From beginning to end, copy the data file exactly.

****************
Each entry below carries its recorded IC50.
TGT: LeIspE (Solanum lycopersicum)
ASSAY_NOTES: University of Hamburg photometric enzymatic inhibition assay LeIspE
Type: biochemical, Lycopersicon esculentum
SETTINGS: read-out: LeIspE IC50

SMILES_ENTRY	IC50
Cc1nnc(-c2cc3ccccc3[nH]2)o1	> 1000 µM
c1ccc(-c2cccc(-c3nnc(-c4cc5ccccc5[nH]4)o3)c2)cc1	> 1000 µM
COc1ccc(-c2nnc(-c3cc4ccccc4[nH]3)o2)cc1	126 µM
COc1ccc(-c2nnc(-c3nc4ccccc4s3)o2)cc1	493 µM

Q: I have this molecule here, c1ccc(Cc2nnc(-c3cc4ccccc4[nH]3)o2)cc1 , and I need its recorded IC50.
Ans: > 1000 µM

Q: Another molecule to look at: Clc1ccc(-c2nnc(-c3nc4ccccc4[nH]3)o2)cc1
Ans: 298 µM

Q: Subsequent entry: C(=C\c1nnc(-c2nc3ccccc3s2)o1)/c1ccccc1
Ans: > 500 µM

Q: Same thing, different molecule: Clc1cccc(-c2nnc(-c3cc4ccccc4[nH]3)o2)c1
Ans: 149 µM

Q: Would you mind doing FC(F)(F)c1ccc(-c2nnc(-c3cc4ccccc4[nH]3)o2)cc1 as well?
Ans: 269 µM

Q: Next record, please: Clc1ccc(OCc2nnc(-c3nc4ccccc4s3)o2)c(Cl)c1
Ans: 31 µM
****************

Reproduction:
Each entry below carries its recorded IC50.
TGT: LeIspE (Solanum lycopersicum)
ASSAY_NOTES: University of Hamburg photometric enzymatic inhibition assay LeIspE
Type: biochemical, Lycopersicon esculentum
SETTINGS: read-out: LeIspE IC50

SMILES_ENTRY	IC50
Cc1nnc(-c2cc3ccccc3[nH]2)o1	> 1000 µM
c1ccc(-c2cccc(-c3nnc(-c4cc5ccccc5[nH]4)o3)c2)cc1	> 1000 µM
COc1ccc(-c2nnc(-c3cc4ccccc4[nH]3)o2)cc1	126 µM
COc1ccc(-c2nnc(-c3nc4ccccc4s3)o2)cc1	493 µM

Q: I have this molecule here, c1ccc(Cc2nnc(-c3cc4ccccc4[nH]3)o2)cc1 , and I need its recorded IC50.
Ans: > 1000 µM

Q: Another molecule to look at: Clc1ccc(-c2nnc(-c3nc4ccccc4[nH]3)o2)cc1
Ans: 298 µM

Q: Subsequent entry: C(=C\c1nnc(-c2nc3ccccc3s2)o1)/c1ccccc1
Ans: > 500 µM

Q: Same thing, different molecule: Clc1cccc(-c2nnc(-c3cc4ccccc4[nH]3)o2)c1
Ans: 149 µM

Q: Would you mind doing FC(F)(F)c1ccc(-c2nnc(-c3cc4ccccc4[nH]3)o2)cc1 as well?
Ans: 269 µM

Q: Next record, please: Clc1ccc(OCc2nnc(-c3nc4ccccc4s3)o2)c(Cl)c1
Ans: 31 µM